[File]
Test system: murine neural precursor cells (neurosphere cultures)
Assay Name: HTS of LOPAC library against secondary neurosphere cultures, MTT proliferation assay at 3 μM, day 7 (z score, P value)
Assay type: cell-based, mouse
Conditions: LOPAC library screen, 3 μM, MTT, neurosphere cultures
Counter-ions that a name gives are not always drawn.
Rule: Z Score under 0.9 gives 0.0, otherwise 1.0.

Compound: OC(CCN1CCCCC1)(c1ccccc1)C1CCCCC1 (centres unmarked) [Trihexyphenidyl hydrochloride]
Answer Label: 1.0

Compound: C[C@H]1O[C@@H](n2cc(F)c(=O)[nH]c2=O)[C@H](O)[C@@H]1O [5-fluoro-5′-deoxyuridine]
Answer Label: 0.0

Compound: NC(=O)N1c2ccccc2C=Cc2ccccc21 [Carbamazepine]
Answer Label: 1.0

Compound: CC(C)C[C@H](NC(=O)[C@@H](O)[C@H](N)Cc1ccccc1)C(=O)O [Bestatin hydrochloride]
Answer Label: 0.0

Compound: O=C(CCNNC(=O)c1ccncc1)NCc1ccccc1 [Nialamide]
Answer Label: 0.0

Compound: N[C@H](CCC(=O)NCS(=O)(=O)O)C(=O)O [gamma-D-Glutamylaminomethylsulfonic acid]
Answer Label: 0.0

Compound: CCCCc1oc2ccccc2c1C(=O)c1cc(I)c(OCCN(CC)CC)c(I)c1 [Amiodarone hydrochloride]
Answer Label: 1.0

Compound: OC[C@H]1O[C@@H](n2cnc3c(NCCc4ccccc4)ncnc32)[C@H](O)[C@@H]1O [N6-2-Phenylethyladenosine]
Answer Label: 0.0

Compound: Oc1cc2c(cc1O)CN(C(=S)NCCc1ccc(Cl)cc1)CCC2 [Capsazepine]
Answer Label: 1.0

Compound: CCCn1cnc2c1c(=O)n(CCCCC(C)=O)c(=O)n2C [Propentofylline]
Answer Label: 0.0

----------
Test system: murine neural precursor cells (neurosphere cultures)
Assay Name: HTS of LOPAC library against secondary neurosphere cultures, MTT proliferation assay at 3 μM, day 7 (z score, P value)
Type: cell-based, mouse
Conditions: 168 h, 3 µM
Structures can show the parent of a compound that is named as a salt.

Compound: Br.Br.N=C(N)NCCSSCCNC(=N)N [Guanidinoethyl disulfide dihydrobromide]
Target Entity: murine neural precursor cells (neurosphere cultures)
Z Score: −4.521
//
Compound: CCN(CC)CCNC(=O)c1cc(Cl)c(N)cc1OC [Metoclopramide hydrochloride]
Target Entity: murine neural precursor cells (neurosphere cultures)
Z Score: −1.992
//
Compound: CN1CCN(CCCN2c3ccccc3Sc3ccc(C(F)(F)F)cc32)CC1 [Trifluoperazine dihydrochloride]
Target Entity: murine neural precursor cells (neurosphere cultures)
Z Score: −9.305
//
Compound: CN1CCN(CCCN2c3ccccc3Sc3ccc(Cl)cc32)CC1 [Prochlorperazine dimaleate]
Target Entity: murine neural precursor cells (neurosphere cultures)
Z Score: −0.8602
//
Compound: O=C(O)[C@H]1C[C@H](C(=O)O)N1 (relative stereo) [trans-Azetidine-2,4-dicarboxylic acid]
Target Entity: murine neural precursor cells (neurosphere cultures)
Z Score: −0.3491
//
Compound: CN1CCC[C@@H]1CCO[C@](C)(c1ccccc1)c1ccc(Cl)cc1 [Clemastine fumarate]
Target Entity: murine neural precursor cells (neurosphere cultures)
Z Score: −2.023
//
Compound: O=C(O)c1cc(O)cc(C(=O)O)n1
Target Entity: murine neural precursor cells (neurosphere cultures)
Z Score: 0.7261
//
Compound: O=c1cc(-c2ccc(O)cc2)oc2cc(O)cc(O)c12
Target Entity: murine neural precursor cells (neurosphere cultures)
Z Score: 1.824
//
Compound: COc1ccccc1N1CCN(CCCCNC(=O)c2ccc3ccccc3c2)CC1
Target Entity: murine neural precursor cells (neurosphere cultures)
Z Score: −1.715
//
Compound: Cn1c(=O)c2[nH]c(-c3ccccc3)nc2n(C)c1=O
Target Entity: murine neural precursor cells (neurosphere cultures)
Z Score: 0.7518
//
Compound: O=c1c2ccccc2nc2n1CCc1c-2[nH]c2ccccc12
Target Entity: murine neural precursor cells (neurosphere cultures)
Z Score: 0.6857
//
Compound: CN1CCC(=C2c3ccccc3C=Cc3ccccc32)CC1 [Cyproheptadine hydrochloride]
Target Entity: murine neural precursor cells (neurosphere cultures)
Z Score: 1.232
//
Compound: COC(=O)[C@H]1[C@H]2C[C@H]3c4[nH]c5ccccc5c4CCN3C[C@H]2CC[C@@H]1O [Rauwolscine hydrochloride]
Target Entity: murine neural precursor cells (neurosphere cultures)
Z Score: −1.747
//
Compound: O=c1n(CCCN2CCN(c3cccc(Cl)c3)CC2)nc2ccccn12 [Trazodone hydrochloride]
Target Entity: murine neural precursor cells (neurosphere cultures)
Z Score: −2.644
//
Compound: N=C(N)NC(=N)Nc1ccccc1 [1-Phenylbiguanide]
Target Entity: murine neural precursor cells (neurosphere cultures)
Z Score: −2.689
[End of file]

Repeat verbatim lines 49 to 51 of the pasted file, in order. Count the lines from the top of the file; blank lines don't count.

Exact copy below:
Compound: O=C(O)[C@H]1C[C@H](C(=O)O)N1 (relative stereo) [trans-Azetidine-2,4-dicarboxylic acid]
Target Entity: murine neural precursor cells (neurosphere cultures)
Z Score: −0.3491